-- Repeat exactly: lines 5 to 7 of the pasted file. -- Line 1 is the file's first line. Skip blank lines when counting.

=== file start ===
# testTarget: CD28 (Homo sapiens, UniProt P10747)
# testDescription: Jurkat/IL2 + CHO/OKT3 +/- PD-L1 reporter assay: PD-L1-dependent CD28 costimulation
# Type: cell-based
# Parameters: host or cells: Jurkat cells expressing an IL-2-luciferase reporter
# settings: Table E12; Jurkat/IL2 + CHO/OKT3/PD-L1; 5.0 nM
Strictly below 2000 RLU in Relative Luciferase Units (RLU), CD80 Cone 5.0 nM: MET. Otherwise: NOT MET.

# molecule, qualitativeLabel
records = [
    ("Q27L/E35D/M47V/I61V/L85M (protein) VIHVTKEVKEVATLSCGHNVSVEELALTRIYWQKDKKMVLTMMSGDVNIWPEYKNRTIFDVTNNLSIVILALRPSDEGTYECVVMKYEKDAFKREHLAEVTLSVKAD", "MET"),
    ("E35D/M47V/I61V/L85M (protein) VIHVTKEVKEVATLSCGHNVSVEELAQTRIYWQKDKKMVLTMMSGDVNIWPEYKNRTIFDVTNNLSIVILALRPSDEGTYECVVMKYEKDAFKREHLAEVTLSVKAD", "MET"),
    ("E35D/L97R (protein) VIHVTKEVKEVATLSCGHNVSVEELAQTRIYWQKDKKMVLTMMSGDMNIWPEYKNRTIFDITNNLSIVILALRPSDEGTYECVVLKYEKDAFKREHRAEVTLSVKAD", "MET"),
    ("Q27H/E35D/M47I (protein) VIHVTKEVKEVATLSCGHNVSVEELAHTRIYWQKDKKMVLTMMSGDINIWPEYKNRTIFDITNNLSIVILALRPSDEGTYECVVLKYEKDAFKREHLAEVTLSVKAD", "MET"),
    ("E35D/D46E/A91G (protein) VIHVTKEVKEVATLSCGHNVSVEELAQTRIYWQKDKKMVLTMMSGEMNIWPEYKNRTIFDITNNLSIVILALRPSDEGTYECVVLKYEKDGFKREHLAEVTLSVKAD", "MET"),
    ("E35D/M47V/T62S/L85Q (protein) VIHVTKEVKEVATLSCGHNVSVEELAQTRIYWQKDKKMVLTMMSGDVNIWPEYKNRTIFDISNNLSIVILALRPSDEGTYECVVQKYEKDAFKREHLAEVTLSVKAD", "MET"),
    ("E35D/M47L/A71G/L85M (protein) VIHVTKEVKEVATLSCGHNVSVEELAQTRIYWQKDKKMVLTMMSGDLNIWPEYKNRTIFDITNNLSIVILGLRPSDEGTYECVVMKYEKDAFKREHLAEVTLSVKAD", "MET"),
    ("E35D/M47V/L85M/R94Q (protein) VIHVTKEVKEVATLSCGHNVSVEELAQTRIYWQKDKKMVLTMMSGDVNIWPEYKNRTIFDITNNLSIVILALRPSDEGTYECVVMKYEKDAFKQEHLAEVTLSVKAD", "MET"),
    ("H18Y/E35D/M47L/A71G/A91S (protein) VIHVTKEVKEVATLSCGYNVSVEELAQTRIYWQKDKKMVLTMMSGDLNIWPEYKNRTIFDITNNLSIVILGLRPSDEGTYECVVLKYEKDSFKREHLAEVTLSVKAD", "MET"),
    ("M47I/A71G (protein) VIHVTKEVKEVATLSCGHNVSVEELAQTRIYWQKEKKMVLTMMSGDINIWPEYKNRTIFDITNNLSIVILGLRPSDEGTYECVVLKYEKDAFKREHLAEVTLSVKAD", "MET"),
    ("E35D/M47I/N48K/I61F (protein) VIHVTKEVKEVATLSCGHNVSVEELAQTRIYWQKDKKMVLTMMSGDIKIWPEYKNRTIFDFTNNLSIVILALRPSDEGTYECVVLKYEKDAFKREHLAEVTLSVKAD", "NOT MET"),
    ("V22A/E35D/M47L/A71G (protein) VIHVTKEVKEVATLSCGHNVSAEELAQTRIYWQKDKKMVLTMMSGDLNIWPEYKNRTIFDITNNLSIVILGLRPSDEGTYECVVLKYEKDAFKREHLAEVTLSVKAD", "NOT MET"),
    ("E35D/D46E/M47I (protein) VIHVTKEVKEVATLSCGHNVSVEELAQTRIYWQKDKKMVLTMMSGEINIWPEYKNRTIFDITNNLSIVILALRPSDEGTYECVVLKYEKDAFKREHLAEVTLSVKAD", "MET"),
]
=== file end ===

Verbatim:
# settings: Table E12; Jurkat/IL2 + CHO/OKT3/PD-L1; 5.0 nM
Strictly below 2000 RLU in Relative Luciferase Units (RLU), CD80 Cone 5.0 nM: MET. Otherwise: NOT MET.

# molecule, qualitativeLabel